When I started in this business, individual investors dominated daily trading. Now, even decisions by professional stock pickers are eclipsed by passively run pools of capital, governed by algorithms executed by artificial intelligence.
The consensus seems to be this is simply the next phase of evolution. After all, computers trade at multiples the speed of ordinary humans and without the emotion that’s often the biggest failing of investors.
The problem is capital governed by algorithm faces the same conundrum as do large funds run by managers: The larger the pool, the smaller the list of stocks available to trade without moving the market, no matter how sophisticated the programming. And that’s leaving aside the fact that many algorithms are written with similar objectives–i.e. to beat the S&P 500 and other benchmarks—and are therefore likely to take similar actions at the same time.
We’ve yet to see passive investing strategies tested in a crisis. But we already know that over any meaningful period of years, pools of capital using passive strategies such as the Vanguard Target Retirement funds have dramatically underperformed market averages. We also know that price momentum created by passive strategies creates opportunities to buy lower and sell higher than in previous market cycles.
Taking advantage does require knowing whether a fallen company is still strong on the inside, or if a high flyer has exceeded any reasonable gauge of value and is likely to take a tumble. But by following a disciplined strategy of seeking quality and waiting for the right price, we’re going to find many more opportunities like March Focus stock AES Corp (NYSE: AES), which has since returned upwards of 30 percent.
Just three days after beating a US Department of Justice lawsuit, Conservative Holding AT&T Inc (NYSE: T) has closed its merger with Time Warner Inc (NYSE: TWX). The combined company will now attempt to do what fellow Portfolio recommendation Comcast Corp (NSDQ: CMCSA) has so successfully with NBC Universal the past four years.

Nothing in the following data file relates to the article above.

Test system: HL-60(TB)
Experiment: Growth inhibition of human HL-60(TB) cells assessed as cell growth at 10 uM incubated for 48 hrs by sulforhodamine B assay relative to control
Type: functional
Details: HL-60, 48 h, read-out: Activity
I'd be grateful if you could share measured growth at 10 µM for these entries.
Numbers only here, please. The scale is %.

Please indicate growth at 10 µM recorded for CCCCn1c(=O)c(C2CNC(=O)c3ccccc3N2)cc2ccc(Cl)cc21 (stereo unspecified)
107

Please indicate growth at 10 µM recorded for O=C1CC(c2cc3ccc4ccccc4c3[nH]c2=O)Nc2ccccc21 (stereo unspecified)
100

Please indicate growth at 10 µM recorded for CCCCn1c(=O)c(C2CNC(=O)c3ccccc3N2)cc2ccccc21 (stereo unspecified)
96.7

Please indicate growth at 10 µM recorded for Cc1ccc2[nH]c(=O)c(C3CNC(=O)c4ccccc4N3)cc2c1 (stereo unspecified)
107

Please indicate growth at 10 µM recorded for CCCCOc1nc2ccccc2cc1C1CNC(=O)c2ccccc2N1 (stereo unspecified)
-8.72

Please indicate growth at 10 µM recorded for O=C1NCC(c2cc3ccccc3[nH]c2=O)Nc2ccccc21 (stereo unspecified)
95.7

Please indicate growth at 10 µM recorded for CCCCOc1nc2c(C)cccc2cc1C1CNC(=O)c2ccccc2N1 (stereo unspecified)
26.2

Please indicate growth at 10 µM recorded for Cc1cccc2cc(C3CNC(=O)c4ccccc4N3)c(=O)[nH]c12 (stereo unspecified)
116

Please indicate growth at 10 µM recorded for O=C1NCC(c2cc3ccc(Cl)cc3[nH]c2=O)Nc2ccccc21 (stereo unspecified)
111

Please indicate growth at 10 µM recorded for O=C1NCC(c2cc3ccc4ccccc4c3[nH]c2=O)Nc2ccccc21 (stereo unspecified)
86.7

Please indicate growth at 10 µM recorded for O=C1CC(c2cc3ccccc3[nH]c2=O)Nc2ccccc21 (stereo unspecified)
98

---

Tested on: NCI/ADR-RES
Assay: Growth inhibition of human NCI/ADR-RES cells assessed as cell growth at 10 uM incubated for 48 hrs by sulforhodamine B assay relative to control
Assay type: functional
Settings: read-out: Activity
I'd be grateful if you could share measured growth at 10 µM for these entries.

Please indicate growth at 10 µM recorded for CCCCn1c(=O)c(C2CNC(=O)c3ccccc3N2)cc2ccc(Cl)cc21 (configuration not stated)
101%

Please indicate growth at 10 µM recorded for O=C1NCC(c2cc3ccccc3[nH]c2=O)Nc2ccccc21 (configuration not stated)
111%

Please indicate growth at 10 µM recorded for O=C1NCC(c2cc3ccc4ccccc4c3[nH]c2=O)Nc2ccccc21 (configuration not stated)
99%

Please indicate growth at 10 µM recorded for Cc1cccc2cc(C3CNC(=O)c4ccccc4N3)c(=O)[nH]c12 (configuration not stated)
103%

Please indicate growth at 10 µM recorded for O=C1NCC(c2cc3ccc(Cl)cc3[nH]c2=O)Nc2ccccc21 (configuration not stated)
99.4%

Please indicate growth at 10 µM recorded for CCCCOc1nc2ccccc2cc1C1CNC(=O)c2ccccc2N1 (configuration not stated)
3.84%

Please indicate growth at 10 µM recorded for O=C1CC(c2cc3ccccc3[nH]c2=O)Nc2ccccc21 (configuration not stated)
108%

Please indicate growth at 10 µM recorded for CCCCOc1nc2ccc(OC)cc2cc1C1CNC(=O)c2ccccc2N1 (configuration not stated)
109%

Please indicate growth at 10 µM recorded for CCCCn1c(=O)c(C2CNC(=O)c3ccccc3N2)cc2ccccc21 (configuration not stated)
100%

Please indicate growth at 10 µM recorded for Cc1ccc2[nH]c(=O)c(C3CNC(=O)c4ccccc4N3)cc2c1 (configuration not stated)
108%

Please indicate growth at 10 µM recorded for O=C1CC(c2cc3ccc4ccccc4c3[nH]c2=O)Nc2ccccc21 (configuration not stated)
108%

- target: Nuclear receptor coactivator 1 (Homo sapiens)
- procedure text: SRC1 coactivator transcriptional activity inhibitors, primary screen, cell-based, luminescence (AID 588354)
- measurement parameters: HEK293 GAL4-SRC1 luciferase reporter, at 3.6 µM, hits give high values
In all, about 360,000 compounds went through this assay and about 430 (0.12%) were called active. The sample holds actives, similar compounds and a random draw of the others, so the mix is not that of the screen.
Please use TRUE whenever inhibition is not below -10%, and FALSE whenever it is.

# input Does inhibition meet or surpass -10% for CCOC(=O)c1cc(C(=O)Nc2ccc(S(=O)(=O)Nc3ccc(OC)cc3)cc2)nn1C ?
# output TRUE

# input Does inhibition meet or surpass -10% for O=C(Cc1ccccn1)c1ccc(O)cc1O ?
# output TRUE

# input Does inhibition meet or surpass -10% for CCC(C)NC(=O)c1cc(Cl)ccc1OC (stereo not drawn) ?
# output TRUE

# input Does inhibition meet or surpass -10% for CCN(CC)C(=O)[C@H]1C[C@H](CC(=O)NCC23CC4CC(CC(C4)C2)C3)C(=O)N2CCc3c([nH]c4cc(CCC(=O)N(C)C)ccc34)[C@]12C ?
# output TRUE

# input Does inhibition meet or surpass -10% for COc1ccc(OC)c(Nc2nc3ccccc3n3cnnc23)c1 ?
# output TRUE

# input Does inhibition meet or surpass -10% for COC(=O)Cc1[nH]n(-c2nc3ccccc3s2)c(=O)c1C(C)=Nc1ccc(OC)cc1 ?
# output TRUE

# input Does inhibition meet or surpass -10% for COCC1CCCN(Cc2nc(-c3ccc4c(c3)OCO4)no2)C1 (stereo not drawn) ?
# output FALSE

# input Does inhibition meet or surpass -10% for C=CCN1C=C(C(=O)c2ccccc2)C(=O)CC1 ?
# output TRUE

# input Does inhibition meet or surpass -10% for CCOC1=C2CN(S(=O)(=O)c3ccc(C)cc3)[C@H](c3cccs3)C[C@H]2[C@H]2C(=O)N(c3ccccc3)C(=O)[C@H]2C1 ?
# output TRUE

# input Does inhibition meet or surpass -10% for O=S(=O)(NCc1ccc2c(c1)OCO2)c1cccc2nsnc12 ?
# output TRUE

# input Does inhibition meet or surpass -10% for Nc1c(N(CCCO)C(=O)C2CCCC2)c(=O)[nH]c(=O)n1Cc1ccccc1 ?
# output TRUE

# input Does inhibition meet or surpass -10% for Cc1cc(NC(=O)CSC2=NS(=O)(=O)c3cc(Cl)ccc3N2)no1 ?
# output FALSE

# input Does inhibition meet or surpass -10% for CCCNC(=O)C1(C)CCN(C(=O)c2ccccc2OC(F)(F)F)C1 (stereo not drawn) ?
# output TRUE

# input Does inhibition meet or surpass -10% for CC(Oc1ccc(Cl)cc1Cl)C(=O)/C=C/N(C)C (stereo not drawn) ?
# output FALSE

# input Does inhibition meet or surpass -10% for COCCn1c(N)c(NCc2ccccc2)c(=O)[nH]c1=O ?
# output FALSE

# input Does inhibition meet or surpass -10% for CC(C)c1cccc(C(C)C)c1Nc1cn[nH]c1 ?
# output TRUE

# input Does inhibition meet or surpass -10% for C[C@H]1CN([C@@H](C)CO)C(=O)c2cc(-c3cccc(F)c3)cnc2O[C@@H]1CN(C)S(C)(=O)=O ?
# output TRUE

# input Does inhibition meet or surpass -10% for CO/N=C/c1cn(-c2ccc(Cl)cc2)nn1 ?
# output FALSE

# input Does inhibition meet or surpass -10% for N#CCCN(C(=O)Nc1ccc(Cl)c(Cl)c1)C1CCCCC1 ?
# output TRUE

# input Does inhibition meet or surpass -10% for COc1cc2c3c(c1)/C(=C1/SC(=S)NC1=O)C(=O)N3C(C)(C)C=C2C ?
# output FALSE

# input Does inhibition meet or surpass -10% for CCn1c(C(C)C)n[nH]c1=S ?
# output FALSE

The seven yieldcos we track in the Utility Report Card are up roughly 5 percent since the February 9 Income Insights. That’s when I highlighted the sector’s bullish reboot, thanks to a mass turnover of sponsors.
A half dozen coverage universe companies have yet to report for Q1, but readers can now check out earnings commentary for 195 other essential services providers, as well as payout ratios, updated advice and Quality Grades in the Utility Report Card.
Canada’s Superior Plus Corp (TSX: SPB, OTC: SUUIF) generated few headlines last month, when it paid $900 million for NGL Energy Partners’ (NYSE: NGL) propane distribution business. However, this merger is highly remarkable for three major reasons.
The big question facing investment markets in second half 2018: Will the US economy keeping growing at a 4 percent plus rate?
The message from the U.S. Department of Justice to the merger-manic communications and media business? "Slow your roll."
Since the July 4 holiday, there's been no shortage of potential catalysts for significant market upside or downside. However, nothing has happened to shift the cautiously optimistic view we reiterated in the July issue of Conrad's Utility Investor.
For most people, November elections are about which party will control the House of Representatives and the US Senate. That’s important. But for regulated utilities, the most critical outcomes are always the state and local races.
Roger's favorite utilities for investors seeking superior price appreciation by taking calculated risks.
Harness the tried and true wealth-building power of rising dividends.
Nothing compounds wealth like reinvesting a rising stream of dividends.
Warning: Falling Dividends.
Roger's current take and vital statistics on more than 200 essential-services stocks.